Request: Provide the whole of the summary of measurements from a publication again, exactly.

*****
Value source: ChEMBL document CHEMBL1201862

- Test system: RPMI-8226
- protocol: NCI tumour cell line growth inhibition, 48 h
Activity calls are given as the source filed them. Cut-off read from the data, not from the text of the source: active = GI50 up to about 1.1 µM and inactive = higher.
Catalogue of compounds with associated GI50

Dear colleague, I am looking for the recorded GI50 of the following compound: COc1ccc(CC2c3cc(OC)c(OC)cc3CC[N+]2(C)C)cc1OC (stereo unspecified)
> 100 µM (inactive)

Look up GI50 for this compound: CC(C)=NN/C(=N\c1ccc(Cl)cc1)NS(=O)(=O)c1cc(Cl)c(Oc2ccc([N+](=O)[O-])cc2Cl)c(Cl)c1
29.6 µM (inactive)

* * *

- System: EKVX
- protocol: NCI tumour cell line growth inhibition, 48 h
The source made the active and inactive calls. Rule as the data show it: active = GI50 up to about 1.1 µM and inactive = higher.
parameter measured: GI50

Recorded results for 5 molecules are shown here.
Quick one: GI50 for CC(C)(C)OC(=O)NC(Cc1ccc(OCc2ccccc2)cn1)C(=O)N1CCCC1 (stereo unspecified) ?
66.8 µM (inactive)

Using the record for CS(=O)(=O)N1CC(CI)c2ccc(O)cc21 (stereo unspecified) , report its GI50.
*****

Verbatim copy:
Value source: ChEMBL document CHEMBL1201862

- Test system: RPMI-8226
- protocol: NCI tumour cell line growth inhibition, 48 h
Activity calls are given as the source filed them. Cut-off read from the data, not from the text of the source: active = GI50 up to about 1.1 µM and inactive = higher.
Catalogue of compounds with associated GI50

Dear colleague, I am looking for the recorded GI50 of the following compound: COc1ccc(CC2c3cc(OC)c(OC)cc3CC[N+]2(C)C)cc1OC (stereo unspecified)
> 100 µM (inactive)

Look up GI50 for this compound: CC(C)=NN/C(=N\c1ccc(Cl)cc1)NS(=O)(=O)c1cc(Cl)c(Oc2ccc([N+](=O)[O-])cc2Cl)c(Cl)c1
29.6 µM (inactive)

* * *

- System: EKVX
- protocol: NCI tumour cell line growth inhibition, 48 h
The source made the active and inactive calls. Rule as the data show it: active = GI50 up to about 1.1 µM and inactive = higher.
parameter measured: GI50

Recorded results for 5 molecules are shown here.
Quick one: GI50 for CC(C)(C)OC(=O)NC(Cc1ccc(OCc2ccccc2)cn1)C(=O)N1CCCC1 (stereo unspecified) ?
66.8 µM (inactive)

Using the record for CS(=O)(=O)N1CC(CI)c2ccc(O)cc21 (stereo unspecified) , report its GI50.